Copper is vital to our civilization. It is used in many things we may take for granted. Below is an infographic from the National Mining Association showing how copper is used and where it is mined in the United States (you can get the graphic here).
You can also get a new report “U.S. Mines to Market” which shows the importance of mining to the manufacturing segment of our economy.
Among other things, the report discusses:
In 2013, value added to gross domestic product (GDP) by major American industries that consume processed mineral materials was $2.4 trillion, or 14 percent of total GDP.
As the U.S. manufacturing sector continues to grow, the importance of a secure, stable, reliable and sustainable raw material supply is increasing.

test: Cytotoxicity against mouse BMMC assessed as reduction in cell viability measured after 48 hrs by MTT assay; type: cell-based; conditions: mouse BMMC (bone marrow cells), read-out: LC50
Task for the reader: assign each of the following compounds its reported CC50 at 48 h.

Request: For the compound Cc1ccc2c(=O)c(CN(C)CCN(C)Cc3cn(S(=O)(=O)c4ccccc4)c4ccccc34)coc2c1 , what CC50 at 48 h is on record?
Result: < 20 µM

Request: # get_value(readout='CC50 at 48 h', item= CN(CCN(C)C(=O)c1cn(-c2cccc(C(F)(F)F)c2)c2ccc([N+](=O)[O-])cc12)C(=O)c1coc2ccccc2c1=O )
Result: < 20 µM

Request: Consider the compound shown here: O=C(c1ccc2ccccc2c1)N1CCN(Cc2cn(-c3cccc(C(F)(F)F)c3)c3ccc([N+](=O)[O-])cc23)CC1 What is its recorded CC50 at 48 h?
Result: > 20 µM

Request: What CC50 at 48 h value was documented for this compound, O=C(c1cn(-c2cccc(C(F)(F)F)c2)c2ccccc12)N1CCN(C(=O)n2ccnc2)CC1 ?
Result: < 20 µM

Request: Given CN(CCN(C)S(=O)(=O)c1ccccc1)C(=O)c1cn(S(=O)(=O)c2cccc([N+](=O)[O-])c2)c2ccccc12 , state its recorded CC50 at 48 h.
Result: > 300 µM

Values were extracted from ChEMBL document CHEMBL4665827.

The U.S. permitting process for new mineral and metal mines makes it difficult for our nation to reduce dependence on foreign-sourced raw materials. As it stands, the average waiting period for U.S. mine permitting is seven to ten years. Just to put that into perspective, in Canada and Australia—countries with similarly stringent environmental regulations—the waiting period is two years.
In regard the that last point, see my posts: